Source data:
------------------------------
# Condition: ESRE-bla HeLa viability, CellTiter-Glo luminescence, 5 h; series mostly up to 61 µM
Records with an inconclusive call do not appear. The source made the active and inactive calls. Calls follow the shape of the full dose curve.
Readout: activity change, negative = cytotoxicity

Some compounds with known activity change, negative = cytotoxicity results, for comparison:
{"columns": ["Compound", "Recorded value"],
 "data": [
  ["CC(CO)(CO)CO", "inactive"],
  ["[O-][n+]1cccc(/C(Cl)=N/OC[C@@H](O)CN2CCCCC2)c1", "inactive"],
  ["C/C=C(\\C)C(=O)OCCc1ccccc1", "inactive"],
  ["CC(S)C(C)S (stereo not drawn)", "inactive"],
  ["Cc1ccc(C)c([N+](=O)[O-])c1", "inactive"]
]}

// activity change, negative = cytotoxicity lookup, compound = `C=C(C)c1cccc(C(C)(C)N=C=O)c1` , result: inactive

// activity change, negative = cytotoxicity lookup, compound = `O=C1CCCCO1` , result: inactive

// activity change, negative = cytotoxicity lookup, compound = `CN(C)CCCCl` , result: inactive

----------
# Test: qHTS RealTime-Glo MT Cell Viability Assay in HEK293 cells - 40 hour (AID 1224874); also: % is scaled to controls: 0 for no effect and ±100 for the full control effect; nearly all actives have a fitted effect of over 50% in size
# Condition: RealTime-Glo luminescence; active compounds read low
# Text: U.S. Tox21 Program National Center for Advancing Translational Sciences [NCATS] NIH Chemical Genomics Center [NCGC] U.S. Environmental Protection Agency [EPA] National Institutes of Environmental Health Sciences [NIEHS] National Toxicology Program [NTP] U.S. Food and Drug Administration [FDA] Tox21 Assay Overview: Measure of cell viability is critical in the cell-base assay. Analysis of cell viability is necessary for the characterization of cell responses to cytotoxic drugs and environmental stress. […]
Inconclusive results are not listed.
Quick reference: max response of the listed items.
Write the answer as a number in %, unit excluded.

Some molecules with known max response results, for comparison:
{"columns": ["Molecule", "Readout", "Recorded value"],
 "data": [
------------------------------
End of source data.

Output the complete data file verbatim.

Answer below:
# Condition: ESRE-bla HeLa viability, CellTiter-Glo luminescence, 5 h; series mostly up to 61 µM
Records with an inconclusive call do not appear. The source made the active and inactive calls. Calls follow the shape of the full dose curve.
Readout: activity change, negative = cytotoxicity

Some compounds with known activity change, negative = cytotoxicity results, for comparison:
{"columns": ["Compound", "Recorded value"],
 "data": [
  ["CC(CO)(CO)CO", "inactive"],
  ["[O-][n+]1cccc(/C(Cl)=N/OC[C@@H](O)CN2CCCCC2)c1", "inactive"],
  ["C/C=C(\\C)C(=O)OCCc1ccccc1", "inactive"],
  ["CC(S)C(C)S (stereo not drawn)", "inactive"],
  ["Cc1ccc(C)c([N+](=O)[O-])c1", "inactive"]
]}

// activity change, negative = cytotoxicity lookup, compound = `C=C(C)c1cccc(C(C)(C)N=C=O)c1` , result: inactive

// activity change, negative = cytotoxicity lookup, compound = `O=C1CCCCO1` , result: inactive

// activity change, negative = cytotoxicity lookup, compound = `CN(C)CCCCl` , result: inactive

----------
# Test: qHTS RealTime-Glo MT Cell Viability Assay in HEK293 cells - 40 hour (AID 1224874); also: % is scaled to controls: 0 for no effect and ±100 for the full control effect; nearly all actives have a fitted effect of over 50% in size
# Condition: RealTime-Glo luminescence; active compounds read low
# Text: U.S. Tox21 Program National Center for Advancing Translational Sciences [NCATS] NIH Chemical Genomics Center [NCGC] U.S. Environmental Protection Agency [EPA] National Institutes of Environmental Health Sciences [NIEHS] National Toxicology Program [NTP] U.S. Food and Drug Administration [FDA] Tox21 Assay Overview: Measure of cell viability is critical in the cell-base assay. Analysis of cell viability is necessary for the characterization of cell responses to cytotoxic drugs and environmental stress. […]
Inconclusive results are not listed.
Quick reference: max response of the listed items.
Write the answer as a number in %, unit excluded.

Some molecules with known max response results, for comparison:
{"columns": ["Molecule", "Readout", "Recorded value"],
 "data": [